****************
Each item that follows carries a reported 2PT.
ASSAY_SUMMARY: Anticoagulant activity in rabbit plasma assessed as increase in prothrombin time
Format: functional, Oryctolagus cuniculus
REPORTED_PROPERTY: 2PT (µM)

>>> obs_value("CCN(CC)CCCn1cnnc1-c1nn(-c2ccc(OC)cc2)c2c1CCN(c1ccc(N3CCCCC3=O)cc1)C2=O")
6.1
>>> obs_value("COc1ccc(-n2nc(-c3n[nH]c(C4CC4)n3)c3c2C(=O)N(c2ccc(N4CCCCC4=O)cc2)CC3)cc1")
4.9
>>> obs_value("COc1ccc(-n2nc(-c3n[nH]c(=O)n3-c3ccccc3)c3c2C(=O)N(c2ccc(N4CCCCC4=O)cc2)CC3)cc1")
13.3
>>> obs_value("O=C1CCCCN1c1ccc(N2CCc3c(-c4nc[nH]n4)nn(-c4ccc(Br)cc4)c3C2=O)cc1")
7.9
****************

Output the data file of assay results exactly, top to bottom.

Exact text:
Each item that follows carries a reported 2PT.
ASSAY_SUMMARY: Anticoagulant activity in rabbit plasma assessed as increase in prothrombin time
Format: functional, Oryctolagus cuniculus
REPORTED_PROPERTY: 2PT (µM)

>>> obs_value("CCN(CC)CCCn1cnnc1-c1nn(-c2ccc(OC)cc2)c2c1CCN(c1ccc(N3CCCCC3=O)cc1)C2=O")
6.1
>>> obs_value("COc1ccc(-n2nc(-c3n[nH]c(C4CC4)n3)c3c2C(=O)N(c2ccc(N4CCCCC4=O)cc2)CC3)cc1")
4.9
>>> obs_value("COc1ccc(-n2nc(-c3n[nH]c(=O)n3-c3ccccc3)c3c2C(=O)N(c2ccc(N4CCCCC4=O)cc2)CC3)cc1")
13.3
>>> obs_value("O=C1CCCCN1c1ccc(N2CCc3c(-c4nc[nH]n4)nn(-c4ccc(Br)cc4)c3C2=O)cc1")
7.9